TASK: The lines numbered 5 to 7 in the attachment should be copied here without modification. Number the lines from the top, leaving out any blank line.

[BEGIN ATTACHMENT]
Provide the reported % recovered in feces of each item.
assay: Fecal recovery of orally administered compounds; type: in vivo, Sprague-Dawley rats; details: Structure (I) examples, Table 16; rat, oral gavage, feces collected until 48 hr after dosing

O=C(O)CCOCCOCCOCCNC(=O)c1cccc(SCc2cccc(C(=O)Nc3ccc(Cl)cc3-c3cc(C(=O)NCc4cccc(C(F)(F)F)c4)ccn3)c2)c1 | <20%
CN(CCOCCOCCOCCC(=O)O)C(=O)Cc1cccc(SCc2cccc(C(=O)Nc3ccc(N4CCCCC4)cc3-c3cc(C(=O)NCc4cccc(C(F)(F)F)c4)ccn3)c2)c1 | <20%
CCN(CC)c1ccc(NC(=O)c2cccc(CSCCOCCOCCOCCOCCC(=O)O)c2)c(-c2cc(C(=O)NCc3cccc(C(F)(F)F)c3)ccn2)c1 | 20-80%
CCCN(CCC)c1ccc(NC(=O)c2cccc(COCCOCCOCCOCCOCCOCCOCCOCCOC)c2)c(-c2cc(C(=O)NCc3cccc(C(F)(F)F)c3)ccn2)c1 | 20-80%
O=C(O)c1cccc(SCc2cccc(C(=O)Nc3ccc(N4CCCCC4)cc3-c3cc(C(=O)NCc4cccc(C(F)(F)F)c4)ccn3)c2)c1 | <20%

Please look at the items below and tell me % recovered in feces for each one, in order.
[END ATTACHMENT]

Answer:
CCN(CC)c1ccc(NC(=O)c2cccc(CSCCOCCOCCOCCOCCC(=O)O)c2)c(-c2cc(C(=O)NCc3cccc(C(F)(F)F)c3)ccn2)c1 | 20-80%
CCCN(CCC)c1ccc(NC(=O)c2cccc(COCCOCCOCCOCCOCCOCCOCCOCCOC)c2)c(-c2cc(C(=O)NCc3cccc(C(F)(F)F)c3)ccn2)c1 | 20-80%
O=C(O)c1cccc(SCc2cccc(C(=O)Nc3ccc(N4CCCCC4)cc3-c3cc(C(=O)NCc4cccc(C(F)(F)F)c4)ccn3)c2)c1 | <20%